The saying goes: give a human a fish, you feed them for a day. Teach a human to fish, and you’ll feed them for a lifetime – unless, that is, some orcas swipe your catch. Apparently, they’re not only capable of stealing from boats and fisheries but are actually teaching each other to do so, at least that’s the takeaway from a recent study looking at orcas off the coast of the Crozet Islands in the southern Indian Ocean.
Published in the journal Biology Letters, the paper set out to explore if the behavior of stealing from boats and fisheries was becoming more common as the ocean’s resources grow more depleted. Intelligent orcas have long been nicking (or reclaiming, depending on your outlook) seafood from humans, but if it was becoming a more common and widespread way of finding food was unclear.
To find out, the study looked at 16 years’ worth of monitoring data stretching from 2003 to 2018 that focused on two subantarctic populations of killer whales (Orcinus orca). Information included within the dataset enabled them to assess changes in the number of orca “depredation” events, where they essentially took fish back from fishing nets, lines, or accessible catch.
“In subantarctic waters, the expansion of commercial [fishing] targeting Patagonian toothfish, Dissostichus eleginoides, in the 1990s was [associated] with killer whale depredation occurring in most fisheries, from southern Chile to the southern Indian Ocean,” wrote the study authors.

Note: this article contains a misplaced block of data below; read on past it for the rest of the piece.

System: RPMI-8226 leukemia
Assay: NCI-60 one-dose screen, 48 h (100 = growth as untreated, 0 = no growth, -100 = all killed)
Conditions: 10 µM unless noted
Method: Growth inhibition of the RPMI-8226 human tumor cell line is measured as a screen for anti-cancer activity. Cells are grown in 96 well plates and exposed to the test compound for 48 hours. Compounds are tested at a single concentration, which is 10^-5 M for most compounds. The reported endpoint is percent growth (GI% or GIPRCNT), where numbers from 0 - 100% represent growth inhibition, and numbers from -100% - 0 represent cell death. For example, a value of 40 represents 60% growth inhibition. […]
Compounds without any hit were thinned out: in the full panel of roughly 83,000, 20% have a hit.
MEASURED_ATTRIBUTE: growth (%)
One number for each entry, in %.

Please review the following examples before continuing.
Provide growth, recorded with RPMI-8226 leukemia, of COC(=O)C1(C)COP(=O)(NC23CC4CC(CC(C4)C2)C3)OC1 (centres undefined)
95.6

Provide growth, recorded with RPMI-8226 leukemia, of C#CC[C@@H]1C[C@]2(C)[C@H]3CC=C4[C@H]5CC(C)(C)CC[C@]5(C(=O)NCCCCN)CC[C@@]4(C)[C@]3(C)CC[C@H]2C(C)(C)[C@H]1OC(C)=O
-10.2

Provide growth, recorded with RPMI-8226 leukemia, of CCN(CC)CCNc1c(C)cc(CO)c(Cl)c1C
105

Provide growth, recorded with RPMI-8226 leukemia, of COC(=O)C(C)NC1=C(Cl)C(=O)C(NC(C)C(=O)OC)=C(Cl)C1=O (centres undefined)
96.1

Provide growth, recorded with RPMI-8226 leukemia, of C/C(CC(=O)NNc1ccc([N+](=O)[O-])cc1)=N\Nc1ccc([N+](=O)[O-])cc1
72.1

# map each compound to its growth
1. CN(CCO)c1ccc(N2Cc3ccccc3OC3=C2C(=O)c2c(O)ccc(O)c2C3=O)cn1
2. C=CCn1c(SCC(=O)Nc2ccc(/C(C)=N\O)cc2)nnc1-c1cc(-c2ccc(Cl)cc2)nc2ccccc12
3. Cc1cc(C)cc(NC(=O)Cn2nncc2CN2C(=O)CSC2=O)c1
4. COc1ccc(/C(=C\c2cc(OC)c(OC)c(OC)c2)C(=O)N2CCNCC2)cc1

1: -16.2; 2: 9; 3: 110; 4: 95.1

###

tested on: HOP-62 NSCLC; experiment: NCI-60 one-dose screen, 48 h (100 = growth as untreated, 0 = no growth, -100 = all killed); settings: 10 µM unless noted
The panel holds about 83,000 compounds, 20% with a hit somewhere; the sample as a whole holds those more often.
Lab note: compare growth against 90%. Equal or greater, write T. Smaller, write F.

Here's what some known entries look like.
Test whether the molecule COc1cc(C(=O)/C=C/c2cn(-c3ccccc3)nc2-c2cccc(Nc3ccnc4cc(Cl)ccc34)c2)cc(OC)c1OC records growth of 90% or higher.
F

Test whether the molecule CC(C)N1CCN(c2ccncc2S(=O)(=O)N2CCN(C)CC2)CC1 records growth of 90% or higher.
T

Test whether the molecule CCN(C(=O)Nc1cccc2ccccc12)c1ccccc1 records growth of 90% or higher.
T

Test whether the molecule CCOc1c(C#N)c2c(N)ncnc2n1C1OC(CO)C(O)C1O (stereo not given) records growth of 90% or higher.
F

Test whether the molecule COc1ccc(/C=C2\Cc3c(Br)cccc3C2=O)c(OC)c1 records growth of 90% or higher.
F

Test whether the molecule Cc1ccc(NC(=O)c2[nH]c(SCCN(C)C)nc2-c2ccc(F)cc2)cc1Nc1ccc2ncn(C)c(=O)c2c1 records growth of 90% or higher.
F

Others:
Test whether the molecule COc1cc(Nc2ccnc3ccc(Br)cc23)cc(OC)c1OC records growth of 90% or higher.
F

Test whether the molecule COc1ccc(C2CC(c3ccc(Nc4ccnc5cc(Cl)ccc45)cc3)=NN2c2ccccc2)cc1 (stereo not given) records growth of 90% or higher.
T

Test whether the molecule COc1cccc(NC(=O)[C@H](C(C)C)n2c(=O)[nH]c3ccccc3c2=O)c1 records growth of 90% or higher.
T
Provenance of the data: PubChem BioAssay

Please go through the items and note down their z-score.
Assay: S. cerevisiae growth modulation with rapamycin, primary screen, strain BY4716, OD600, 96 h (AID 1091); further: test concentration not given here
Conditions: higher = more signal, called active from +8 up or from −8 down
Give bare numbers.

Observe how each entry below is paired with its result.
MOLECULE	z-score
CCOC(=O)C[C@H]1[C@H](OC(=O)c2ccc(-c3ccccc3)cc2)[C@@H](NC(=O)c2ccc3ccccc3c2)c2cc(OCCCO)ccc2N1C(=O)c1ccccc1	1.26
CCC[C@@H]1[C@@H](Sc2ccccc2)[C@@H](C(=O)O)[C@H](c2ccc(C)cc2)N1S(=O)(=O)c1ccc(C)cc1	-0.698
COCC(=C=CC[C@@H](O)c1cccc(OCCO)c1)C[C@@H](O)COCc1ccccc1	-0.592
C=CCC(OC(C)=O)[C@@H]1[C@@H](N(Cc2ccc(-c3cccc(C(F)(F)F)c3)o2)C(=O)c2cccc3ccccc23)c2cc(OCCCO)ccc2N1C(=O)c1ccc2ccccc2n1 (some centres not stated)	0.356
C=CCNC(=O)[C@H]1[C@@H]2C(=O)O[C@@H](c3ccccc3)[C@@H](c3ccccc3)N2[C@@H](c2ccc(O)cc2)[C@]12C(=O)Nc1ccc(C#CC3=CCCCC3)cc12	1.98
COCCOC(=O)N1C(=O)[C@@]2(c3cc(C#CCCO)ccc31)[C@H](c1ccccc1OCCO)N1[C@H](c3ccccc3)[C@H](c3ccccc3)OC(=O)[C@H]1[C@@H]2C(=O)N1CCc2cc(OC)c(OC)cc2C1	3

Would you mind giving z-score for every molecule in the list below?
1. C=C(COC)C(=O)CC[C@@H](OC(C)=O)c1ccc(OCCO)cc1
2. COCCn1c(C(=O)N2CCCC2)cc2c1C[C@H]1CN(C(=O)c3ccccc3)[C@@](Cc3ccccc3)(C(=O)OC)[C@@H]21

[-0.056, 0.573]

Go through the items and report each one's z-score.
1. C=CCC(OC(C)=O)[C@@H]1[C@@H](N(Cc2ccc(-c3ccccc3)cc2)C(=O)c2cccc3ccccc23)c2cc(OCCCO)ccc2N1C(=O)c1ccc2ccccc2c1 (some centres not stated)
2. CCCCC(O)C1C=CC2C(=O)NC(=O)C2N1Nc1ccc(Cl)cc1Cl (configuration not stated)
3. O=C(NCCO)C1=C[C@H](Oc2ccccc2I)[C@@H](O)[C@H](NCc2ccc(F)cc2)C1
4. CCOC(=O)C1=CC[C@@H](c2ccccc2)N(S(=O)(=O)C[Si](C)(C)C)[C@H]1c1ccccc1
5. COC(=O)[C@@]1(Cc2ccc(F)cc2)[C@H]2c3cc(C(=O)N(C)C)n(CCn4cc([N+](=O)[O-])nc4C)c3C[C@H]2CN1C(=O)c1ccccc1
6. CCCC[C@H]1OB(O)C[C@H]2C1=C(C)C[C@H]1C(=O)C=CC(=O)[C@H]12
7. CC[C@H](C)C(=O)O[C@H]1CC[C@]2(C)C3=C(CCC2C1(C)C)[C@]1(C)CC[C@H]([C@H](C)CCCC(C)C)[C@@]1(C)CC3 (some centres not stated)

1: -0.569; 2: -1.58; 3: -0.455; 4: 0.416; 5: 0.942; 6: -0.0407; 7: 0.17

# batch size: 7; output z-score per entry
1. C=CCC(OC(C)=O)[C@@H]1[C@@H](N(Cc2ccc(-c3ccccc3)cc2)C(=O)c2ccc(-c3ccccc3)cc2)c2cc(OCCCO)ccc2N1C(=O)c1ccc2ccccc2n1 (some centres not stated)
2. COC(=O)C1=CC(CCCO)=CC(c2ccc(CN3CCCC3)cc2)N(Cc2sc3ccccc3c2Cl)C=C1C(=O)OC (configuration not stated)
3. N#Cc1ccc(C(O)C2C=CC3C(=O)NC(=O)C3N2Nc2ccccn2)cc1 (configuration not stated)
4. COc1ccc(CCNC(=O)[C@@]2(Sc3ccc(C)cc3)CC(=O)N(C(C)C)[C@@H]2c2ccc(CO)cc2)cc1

“The incidence of this behaviour is highest around the Crozet Islands, where killer whales were reported depredating in the first year of the fishery in 1996 and currently take approximately 180 tonnes of toothfish from longlines every year.”
Since that first depredation record, reports of orca theft for both populations steadily increased, which the researchers say can’t be accounted for as a result of the number of orcas increasing. Instead, they suggest it’s indicative of more of the existing orcas learning how to steal from fisheries.
The increasing rate of depredation events saw a plateau in 2014, which could indicate that it took 18 years for the whole population to catch onto the behavior after the first report of orca theft in the area back in 1996.
The route of spread? Orca fishing lessons, it seems, as these highly social and intelligent marine mammals are more than capable of strategizing when it comes to finding food. Recent research has confirmed that they’re even able to club together and take down the world’s largest animal, but why bother when you can steal from humans?
“These findings show how changes in prey availability caused by human activities lead to rapid, yet progressive, innovations in killer whales,” concluded the study authors, “likely altering the ecological role of this top-predator.”